One of the businesses that have been booming despite (or because of) the current economic downturn is cleaning out foreclosed homes. When banks purchase homes at auction, they usually begin eviction proceedings. After the eviction has been completed, any items remaining in the property will be thrown away. The lender or the county, depending on how evictions work locally, hire private companies to haul away the belongings.
Depending on how many foreclosures are affecting an area, this can be a significant source of income for small business owners in the real estate market. There is probably not a ton of money in cleaning out abandoned foreclosed homes, but the work might be pretty steady with a large inventory of homes that need to be cleaned out, and more coming on the market every week.
People looking to break into this type of market should contact either two places:
The first organization to contact is the county sheriff's department in the area that the business will be working in. The sheriff is responsible for carrying out eviction orders after foreclosure, changing locks, and cleaning out homes. Except for bringing the guns to intimidate people into leaving, the other services are usually contracted out -- sheriffs do not usually work as locksmiths or house cleaners. Others starting a new business may be able to do the cleaning by contracting with the county government.
Second, the cleaning business can try to contact the banks that purchase the foreclosures at the auction and attempt to get a contract with them to clean the homes. When banks purchase homes at auction, they hire local real estate brokers to list and sell the properties. It would not be out of the ordinary for them to hire a cleaning agency to clear out all the remaining property and keep the house in decent condition while it is empty.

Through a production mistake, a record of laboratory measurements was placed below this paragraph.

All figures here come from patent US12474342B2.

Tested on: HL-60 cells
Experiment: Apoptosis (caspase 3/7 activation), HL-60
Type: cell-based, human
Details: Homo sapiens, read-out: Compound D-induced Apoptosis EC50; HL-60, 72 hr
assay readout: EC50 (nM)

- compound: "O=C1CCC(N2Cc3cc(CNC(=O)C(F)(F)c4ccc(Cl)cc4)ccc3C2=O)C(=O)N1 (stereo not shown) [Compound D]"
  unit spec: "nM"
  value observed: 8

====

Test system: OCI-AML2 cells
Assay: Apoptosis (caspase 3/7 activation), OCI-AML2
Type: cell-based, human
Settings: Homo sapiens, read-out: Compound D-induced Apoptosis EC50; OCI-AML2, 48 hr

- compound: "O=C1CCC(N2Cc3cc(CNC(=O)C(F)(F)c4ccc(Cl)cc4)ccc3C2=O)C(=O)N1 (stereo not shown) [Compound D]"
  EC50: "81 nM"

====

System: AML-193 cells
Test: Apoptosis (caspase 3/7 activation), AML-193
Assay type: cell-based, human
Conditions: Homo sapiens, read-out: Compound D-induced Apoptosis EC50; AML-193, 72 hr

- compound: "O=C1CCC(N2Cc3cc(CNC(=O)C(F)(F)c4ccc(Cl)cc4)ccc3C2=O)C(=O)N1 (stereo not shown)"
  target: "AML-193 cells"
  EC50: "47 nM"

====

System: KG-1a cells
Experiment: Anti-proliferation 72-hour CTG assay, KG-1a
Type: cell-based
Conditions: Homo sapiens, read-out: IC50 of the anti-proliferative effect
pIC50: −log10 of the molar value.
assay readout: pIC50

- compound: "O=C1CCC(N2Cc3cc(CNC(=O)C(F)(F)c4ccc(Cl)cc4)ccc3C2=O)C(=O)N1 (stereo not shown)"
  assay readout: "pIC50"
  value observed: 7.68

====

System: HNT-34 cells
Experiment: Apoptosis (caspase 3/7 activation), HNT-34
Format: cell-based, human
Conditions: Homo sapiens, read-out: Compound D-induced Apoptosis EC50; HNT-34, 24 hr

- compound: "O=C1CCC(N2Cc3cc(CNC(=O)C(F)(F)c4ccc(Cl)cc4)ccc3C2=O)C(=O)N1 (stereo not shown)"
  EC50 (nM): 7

The business will have at least a couple of concerns going either way. If they work for the government, the pay may be lower, as it is coming from a government with a decreasing tax base. And who knows how much red tape the business will have to cross to be a contractor with the county -- or if there is already a politically-connected company doing this work. With the bank, it just might not be interested in hiring a small company and spending even more money on homes it has already lost to foreclosure.
But there might be some counties and some banks that will be open to these types of services. As with all businesses, some people will see the value, and others will pass on the opportunity. Cleaning out foreclosed homes is a growing business, but like all real estate related businesses, it is all local. There will always be more money to make performing these services in areas with a large population, high foreclosure rate, and with government or banks open to hiring such companies.
Article Directory: http://www.articletrunk.com
Nick publishes articles for the ForeclosureFish blog. These articles provide information to families facing foreclosure, describing a number of methods they can use to stop foreclosure. The site examines numerous options, including loan modification, foreclosure refinancing, deed in lieu of foreclosure, filing bankruptcy, and others. Visit the site to read more about how the foreclosure process works: www.foreclosurefish.com/
Please Rate this Article
Not yet Rated